Place: 4274 Chamberlin (refreshments will be served)
Speaker: Dan Wright, UW Department of Civil and Environmental Engineering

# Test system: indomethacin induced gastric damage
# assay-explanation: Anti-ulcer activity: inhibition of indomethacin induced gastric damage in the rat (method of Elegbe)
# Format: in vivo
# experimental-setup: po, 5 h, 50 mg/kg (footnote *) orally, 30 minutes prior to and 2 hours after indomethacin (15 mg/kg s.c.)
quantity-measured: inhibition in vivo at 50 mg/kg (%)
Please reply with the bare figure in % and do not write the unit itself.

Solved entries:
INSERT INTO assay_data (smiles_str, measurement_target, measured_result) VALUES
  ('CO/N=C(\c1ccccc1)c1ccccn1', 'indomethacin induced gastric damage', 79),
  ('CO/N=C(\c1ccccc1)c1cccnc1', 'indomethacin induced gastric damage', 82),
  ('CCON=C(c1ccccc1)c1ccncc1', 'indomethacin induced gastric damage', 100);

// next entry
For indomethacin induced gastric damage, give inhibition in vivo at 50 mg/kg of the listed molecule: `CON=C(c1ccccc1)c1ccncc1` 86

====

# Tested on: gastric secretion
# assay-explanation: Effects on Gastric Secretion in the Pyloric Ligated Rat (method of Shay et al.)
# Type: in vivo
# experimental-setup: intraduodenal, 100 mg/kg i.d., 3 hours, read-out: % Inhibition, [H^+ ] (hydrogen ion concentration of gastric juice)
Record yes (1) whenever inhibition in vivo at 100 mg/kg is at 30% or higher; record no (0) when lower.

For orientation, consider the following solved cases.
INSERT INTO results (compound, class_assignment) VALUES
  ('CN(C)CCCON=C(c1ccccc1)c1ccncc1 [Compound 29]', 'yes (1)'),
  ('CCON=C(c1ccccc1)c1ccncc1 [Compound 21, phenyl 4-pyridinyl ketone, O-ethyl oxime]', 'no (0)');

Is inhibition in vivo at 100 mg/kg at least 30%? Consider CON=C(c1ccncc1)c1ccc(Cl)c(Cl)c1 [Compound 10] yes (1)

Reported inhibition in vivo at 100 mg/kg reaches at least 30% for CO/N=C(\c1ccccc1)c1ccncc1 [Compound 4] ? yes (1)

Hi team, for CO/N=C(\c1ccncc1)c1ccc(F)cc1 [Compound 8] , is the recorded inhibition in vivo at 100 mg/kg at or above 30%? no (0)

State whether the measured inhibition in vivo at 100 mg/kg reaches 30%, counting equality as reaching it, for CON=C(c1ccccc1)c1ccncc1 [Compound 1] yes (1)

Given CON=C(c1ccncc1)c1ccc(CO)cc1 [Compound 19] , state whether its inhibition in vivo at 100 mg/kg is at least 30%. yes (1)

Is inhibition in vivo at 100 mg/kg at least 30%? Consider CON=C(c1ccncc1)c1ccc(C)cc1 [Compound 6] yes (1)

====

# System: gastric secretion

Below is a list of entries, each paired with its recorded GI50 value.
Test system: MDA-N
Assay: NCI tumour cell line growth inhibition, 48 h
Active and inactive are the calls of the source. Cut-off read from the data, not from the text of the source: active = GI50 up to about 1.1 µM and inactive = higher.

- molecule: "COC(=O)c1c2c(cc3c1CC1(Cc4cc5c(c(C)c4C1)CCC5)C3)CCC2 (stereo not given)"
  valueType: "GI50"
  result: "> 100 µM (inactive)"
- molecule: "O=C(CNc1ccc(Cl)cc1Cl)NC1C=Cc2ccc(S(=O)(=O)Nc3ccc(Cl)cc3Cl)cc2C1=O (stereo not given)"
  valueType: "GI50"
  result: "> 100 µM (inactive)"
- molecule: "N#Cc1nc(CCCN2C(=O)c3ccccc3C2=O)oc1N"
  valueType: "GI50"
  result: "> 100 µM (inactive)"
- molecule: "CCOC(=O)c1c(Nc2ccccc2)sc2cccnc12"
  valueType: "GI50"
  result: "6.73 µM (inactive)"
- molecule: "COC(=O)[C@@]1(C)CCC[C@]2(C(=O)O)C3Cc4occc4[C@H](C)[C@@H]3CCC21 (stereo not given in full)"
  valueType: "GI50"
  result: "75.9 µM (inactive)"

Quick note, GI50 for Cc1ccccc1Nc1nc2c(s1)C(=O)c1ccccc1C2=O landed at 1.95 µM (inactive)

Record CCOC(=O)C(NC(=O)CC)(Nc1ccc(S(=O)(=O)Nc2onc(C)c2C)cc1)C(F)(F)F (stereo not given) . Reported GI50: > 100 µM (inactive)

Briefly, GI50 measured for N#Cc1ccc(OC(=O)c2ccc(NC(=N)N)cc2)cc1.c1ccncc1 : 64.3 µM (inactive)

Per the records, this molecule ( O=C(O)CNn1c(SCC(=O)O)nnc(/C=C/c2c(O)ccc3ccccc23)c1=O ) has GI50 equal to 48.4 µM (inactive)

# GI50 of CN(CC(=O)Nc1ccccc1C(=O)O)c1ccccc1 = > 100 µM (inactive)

Abstract: Recent decades have seen a substantial increase in the number and severity of rainstorms in Wisconsin and elsewhere. This increase is driven by global warming, and is likely to continue into the foreseeable future. Many logically assume that floods are also becoming worse as a result. In this seminar, we’ll see that the story is more complicated. Some human actions have had clear impacts on floods—urbanization, for example, significantly exacerbates flooding, while dams and reservoirs are able to mitigate these risks to some extent. Advances in weather forecasting have reduced flood-related fatalities, but economic growth has greatly increased the overall economic risks from flooding. When it comes to climate change impacts on floods, the story is complex and not well understood. The reason for this is that floods are “recipes” that consist of multiple ingredients—not just rain but also land cover, soil moisture, snow, and river properties. We will discuss what we know and don’t know about how these ingredients are changing, and see several recent examples of how new data and tools can be brought to bear to understand the complex relationships between rainfall, floods, and how they are co-evolving in a changing Wisconsin.